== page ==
Once you close the pool, check sanitizer levels monthly to make sure your pool can fight off algae. If you live in the sunbelt or experience a period of 60ºF or higher temperatures, you may need to test your winterized pool more often. Add a quality winter algaecide at closing time, keep your floating sanitizer dispenser full, and occasionally shock the pool with non-chlorine shock to oxidize non-living organic contaminants, and keep your Free Available Chlorine free to fight off algae and bacteria in the water.

DIY TIP: If severe winter weather is in the forecast and you haven't closed your pool yet, don't panic! It's possible to do an express winterization. Learn how to close your pool quickly — with or without power — in our blog post, How to Respond to Freezing Weather Conditions.

Conclusion

Most pool owners should take the time to correctly winterize and close their inground or above ground pool for the off-season. Clean and balance the pool, disconnect and drain all pool equipment, and purge the lines before adding a pool cover. When severe winter weather strikes, pool owners who already closed their pool can be confident that their pool is safe.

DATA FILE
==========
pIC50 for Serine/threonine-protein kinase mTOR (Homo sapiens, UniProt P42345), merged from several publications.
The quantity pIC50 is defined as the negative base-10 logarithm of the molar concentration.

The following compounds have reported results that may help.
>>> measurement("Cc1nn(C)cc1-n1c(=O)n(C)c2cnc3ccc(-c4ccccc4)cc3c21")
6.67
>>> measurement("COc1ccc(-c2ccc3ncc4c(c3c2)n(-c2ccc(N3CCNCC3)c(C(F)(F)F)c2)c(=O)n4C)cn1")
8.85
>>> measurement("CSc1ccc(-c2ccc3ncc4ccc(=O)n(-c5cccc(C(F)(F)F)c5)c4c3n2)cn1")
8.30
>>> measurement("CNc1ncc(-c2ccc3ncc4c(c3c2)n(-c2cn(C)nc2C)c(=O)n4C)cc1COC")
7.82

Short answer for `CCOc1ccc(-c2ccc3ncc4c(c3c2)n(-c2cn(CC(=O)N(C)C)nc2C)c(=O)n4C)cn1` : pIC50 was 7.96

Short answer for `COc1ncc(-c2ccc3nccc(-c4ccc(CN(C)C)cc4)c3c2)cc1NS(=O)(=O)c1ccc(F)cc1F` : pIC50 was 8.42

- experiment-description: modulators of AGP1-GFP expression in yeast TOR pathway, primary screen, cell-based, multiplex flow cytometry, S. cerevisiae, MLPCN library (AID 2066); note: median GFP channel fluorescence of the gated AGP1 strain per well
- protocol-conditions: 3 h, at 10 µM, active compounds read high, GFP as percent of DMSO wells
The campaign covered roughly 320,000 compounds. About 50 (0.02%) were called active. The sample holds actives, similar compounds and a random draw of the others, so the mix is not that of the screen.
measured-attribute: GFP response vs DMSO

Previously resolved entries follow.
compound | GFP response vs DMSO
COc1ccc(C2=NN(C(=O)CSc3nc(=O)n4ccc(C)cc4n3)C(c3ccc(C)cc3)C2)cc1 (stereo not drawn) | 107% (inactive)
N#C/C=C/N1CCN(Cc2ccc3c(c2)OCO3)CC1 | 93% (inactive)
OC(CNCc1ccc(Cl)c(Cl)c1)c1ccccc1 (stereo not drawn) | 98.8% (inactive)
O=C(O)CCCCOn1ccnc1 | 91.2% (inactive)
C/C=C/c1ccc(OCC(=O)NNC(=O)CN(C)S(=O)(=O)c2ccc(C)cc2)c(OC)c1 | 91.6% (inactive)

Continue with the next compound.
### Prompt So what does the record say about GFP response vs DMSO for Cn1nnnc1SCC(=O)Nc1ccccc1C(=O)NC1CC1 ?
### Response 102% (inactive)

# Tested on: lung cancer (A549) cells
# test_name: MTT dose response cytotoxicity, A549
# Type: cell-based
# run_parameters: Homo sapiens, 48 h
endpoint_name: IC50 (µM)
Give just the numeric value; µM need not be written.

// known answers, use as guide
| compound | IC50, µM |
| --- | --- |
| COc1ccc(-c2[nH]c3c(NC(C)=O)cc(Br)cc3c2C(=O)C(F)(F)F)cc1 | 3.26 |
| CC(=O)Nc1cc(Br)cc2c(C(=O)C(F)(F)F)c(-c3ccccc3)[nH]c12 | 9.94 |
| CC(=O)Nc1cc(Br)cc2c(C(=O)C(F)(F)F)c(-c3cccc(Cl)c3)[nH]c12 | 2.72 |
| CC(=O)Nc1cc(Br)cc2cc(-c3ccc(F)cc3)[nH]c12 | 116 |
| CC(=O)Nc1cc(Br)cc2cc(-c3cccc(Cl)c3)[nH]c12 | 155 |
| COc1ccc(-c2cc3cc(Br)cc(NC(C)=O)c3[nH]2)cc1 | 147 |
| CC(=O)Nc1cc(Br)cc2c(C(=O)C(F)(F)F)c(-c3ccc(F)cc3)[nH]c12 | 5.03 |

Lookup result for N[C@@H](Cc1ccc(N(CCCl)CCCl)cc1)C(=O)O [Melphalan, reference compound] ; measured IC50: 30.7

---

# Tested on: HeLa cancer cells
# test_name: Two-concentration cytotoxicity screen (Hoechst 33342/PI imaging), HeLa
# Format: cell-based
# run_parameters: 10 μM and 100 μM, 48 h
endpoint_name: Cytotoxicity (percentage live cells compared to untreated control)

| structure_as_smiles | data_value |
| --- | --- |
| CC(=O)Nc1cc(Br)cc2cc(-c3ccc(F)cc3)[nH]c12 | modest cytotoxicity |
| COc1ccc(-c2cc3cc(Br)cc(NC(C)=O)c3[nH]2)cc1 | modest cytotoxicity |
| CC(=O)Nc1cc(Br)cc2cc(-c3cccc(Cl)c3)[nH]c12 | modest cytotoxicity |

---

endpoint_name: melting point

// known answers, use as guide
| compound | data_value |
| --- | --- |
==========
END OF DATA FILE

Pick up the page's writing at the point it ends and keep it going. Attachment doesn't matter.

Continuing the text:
In areas where temperatures seldom drop below 60ºF, you may not want to close the pool because of increased risks of algae growth. Pool owners in this situation may choose to leave the pool open (with or without heat) or just partially close the pool for the winter. However, partial closings or open pools face an increased risk of damage when unexpected winter weather strikes. Automated freeze protection works wonders, but even this extra layer of protection has a chink in its armor if the power goes out.

Take, for example, the Texas winter storms of 2021. When unusually low temperatures and winter storms gripped the area, the power grid went down. Suddenly, the freeze protection measures pool owners had in place were rendered useless. Without circulating water, lines froze, equipment cracked open, and pools throughout the region saw a significant and costly level of damage. The moral of this story is that you should always have a “plan B” if you intend to leave your pool equipment running this winter. Familiarize yourself with emergency winterizing procedures, and be prepared to take action if you find yourself with damaged pool equipment.

If you have any questions about winter pool care or pool closing procedures, we're here to help! Call or stop by your local Leslie's to speak with one of our friendly pool experts.